What is Cat5e Cabling
What is Cat5e cabling? Cat 5e cable is a type of computer cabling. A cat5e cable consists of 8 strands of different colours terminated on either end with an STP or UTP RJ45 connector. Additionally, the purpose of the Cat5e cables is to carry voice and data signals between hubs, switches, routers, DSL/cable modems and other network devices.
The most common use for a Cat 5e Cable is connecting a PC to a router or modem provided by a broadband provider. Furthermore, It may also be used for networking computers throughout a house or office building. For example, in larger buildings it's very common for the wiring cabinets where the telephone service enters the building to have jacks installed that are to connect with each individual desk or piece of hardware via a Cat5e cable between the cabinet and user.
Category 5e specification (Cat 5e).
Shielded Cable: U/UTP
Conductors Unshielded: 4-pair (8 wire)
Performance Characteristic Impedance 100 +/- 15 ohms @ 1 kHz
Attenuation Crosstalk 20 ps 42 AWG 82.5m @ 550 MHz 30 ps 50 AWG 82.5m @ 350 MHz
Maximum Data Rate of Category 5e, up to 1000MHz has a max data rate of 1 gigabit. In addition, the maximum speed it can handle depends on the quality of the wiring in your building. If your lines are long or there's lots of interference, don't expect it to work at top speeds.
What is Cat5e cabling used for?
The Cat5e cable is a very high quality and economic cable that can be used in a lot of different ways. To point out, when a single cable can be used for many applications, it is referred to as "Structured Cabling".
One common use for this cable is connecting a computer, PC or Printer to the internet. This can happen through a router, modem, or direct connection to another computer using an Ethernet cord.
In addition to networking devices, cat5e cables are also good for installing to Audio Visual systems. For instance, televisions, projectors and speakers in surround sound systems. They can carry audio visual signals over the data cable although modern AV generally requires a minimum of Cat6a data cabling for efficient transmission.
Lastly, the lower price-tag on these cables compared to other categories makes them the cabling of choice when a smaller network with budget constraints is desired.
Cat5e Pair Colours
Cat5e Cable Comes with 8 Strands; Four Pairs of Twisted Wires Inside - The most common type of network cable found today is an unshielded twisted pair (UTP), which consist of four pairs of internal wires inside a plastic sheath for protection.
For the standard colour code of pair 1 and pair 2, there are eight cable colours:
Pair Number: (EIA 568B)
- Solid Orange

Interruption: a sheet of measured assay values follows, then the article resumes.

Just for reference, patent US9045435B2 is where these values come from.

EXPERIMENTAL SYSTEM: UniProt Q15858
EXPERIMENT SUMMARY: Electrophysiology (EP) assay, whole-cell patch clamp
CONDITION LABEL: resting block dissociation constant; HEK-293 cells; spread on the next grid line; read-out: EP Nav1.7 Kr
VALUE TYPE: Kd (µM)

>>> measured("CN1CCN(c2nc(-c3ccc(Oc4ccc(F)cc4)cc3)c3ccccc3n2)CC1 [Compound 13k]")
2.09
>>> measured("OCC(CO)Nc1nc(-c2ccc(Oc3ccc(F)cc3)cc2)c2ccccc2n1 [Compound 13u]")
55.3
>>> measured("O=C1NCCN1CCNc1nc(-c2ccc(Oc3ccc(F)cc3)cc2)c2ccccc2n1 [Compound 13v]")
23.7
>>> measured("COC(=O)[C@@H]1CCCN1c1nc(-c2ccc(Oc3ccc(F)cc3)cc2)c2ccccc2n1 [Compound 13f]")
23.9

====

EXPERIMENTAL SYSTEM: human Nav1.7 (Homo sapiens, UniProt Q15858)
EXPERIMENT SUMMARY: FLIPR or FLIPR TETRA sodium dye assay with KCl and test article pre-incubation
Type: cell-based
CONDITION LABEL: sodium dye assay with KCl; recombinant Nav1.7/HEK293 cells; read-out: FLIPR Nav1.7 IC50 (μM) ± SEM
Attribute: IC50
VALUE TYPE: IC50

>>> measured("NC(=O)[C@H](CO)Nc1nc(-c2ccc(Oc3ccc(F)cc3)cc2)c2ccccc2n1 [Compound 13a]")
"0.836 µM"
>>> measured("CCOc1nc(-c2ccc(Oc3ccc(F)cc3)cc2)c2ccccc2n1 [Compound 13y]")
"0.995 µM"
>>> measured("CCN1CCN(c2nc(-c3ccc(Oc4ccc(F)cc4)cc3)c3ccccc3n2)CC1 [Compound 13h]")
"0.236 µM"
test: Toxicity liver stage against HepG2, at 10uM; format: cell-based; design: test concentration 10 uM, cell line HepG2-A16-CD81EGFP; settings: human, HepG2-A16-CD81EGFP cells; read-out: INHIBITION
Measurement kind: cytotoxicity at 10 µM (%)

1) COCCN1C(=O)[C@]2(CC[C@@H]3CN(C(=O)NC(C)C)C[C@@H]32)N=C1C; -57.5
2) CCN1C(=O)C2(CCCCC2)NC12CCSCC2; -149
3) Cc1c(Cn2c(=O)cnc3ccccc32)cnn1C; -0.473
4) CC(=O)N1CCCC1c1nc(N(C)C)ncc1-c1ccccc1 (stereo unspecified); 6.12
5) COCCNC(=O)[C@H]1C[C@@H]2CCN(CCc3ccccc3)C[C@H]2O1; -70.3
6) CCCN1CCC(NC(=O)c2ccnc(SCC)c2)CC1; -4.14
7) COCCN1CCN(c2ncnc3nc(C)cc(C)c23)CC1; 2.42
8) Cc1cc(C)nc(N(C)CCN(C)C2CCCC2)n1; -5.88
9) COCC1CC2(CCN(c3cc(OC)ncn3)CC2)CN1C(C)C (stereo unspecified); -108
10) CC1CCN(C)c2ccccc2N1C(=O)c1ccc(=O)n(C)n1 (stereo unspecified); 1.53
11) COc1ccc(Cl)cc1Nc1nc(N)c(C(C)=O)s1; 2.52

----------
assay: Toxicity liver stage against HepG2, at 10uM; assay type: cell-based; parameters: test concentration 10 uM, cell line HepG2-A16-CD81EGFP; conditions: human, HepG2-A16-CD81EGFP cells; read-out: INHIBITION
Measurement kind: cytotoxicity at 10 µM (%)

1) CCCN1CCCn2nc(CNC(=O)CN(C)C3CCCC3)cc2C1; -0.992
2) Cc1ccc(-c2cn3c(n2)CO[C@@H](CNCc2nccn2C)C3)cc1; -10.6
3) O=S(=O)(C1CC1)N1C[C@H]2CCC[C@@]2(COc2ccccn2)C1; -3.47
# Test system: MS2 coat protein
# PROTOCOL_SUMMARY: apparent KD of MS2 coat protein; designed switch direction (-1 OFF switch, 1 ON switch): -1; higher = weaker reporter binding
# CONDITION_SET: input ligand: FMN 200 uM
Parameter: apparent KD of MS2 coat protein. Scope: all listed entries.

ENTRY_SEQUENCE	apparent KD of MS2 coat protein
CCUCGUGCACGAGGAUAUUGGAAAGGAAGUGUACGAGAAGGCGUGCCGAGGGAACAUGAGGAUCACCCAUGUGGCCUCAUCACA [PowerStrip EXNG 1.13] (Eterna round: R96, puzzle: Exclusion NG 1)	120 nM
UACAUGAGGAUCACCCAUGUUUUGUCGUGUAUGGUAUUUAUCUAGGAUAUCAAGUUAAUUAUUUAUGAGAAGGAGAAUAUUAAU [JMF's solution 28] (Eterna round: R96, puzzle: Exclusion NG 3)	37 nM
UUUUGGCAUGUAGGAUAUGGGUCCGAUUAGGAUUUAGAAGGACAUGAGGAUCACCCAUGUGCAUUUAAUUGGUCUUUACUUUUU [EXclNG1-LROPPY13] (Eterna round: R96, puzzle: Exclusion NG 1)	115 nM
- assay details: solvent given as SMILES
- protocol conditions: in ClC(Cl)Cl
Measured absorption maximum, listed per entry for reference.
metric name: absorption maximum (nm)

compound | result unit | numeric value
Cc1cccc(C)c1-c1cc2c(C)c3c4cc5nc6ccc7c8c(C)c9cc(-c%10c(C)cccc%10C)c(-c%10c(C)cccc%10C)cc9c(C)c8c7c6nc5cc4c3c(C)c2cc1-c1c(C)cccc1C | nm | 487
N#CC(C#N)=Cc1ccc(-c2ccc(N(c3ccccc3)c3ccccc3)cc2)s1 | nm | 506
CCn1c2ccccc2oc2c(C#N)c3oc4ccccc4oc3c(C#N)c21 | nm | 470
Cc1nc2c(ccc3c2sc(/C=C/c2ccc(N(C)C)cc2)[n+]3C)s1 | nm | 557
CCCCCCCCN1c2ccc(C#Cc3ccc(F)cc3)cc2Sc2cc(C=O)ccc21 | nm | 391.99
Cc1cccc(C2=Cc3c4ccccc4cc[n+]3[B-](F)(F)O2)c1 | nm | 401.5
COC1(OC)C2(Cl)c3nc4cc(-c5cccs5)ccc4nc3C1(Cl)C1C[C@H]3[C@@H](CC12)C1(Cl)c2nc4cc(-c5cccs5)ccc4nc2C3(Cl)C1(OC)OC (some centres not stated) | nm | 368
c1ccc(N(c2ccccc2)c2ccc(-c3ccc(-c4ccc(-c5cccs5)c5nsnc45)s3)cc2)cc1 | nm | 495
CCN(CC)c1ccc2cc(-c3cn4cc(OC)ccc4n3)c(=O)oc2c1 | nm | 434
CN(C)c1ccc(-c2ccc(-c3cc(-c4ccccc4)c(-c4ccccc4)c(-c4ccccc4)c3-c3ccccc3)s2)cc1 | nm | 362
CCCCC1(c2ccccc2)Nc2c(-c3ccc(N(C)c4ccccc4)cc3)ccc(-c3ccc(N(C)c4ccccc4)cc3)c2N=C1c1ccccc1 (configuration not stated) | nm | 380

- Solid Blue
- Solid Green
- Solid Brown
A Category 5e cable connector is made up of eight pins, to match the above configuration. On all patch panels and modules, a colour code will be present on the hardware to match the colour codes of the cable to ensure matched transmission end to end.
The RJ45 Cat5e Connector is the 8-pin modular jack commonly found in computer networking devices.
Cat5e Cable Maximum Length
For Category 5e cable, the maximum length is 100 meters. This is generally a 90m permanent link distance and 5m patch leads at each end.
Cat5e cable is generally used for average distance runs of 40-50 metres when installed in an office or so at 1000Mbps (Gigabit Ethernet) speeds.
If longer patch leads are used at either end the overall maximum distance allowance will reduce from the 90m allowance.
STP vs UTP
Shielded Twisted Pair (STP) Cable is very similar to the above Cat5e cable but features an additional layer of insulation around each wire. This acts as a shield against potential interference or electrical noise.
Unshielded Twisted Pair (UTP) Cables have no extra layers of insulation around the wire and may not be suitable for areas where there are large amounts of electrical equipment nearby, such as, factories or industrial settings.
The next generation of cables
Cat6a vs Cat5e Cables
The next generation to the Cat5e category has already been defined. Category 6A which can support speeds up to 10 Gbps over 100m runs at standard conditions. Another key point, the cables will also be backwards compatible with current networks allowing them to run alongside older network types like those already running over Cat5e and standard Cat6.
Cat7 and Cat8 cabling are also growing in popularity, however, Cat6a is still the main standard in new build installations.